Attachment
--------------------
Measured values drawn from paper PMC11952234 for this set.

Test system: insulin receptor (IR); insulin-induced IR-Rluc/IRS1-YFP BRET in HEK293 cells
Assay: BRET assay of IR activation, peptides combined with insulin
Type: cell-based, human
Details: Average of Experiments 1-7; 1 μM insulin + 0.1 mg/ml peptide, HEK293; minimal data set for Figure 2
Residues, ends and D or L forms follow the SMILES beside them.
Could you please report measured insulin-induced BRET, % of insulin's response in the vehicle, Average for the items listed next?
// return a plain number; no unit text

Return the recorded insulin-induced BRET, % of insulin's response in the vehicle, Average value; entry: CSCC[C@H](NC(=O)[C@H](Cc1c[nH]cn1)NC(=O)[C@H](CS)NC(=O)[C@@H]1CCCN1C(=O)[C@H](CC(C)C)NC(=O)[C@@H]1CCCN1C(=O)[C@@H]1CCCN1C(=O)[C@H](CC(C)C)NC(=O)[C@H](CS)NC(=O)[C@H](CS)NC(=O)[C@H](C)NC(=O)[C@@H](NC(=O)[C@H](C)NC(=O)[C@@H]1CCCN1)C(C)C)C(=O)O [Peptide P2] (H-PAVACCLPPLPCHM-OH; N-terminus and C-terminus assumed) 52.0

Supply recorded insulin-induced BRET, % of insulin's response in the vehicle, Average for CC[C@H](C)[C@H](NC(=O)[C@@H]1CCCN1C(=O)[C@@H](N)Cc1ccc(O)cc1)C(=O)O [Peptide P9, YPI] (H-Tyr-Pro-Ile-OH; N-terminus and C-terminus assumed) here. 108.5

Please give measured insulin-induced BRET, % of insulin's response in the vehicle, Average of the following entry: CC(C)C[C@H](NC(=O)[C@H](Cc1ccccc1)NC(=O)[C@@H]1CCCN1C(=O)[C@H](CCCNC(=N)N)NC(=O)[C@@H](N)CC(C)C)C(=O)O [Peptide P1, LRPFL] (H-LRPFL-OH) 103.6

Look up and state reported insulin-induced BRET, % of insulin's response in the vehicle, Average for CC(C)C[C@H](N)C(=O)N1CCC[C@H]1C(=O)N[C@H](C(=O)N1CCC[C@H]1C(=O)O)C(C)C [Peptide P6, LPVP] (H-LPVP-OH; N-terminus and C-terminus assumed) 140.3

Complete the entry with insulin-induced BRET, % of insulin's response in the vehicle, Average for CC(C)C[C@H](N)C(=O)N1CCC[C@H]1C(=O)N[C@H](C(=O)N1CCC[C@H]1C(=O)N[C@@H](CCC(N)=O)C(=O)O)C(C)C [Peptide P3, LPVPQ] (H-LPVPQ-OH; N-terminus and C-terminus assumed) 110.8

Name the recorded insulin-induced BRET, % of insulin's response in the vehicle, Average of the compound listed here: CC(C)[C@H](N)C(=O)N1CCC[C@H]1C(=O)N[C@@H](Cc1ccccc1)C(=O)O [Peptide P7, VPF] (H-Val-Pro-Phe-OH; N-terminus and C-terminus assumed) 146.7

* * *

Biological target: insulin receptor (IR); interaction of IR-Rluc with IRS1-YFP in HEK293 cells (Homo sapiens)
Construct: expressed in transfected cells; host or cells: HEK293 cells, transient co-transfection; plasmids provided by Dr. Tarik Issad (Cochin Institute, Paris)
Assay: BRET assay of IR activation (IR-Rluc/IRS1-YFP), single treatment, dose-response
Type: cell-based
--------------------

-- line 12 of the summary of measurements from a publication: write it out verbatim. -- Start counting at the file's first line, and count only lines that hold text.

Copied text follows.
Look up and state reported insulin-induced BRET, % of insulin's response in the vehicle, Average for CC(C)C[C@H](N)C(=O)N1CCC[C@H]1C(=O)N[C@H](C(=O)N1CCC[C@H]1C(=O)O)C(C)C [Peptide P6, LPVP] (H-LPVP-OH; N-terminus and C-terminus assumed) 140.3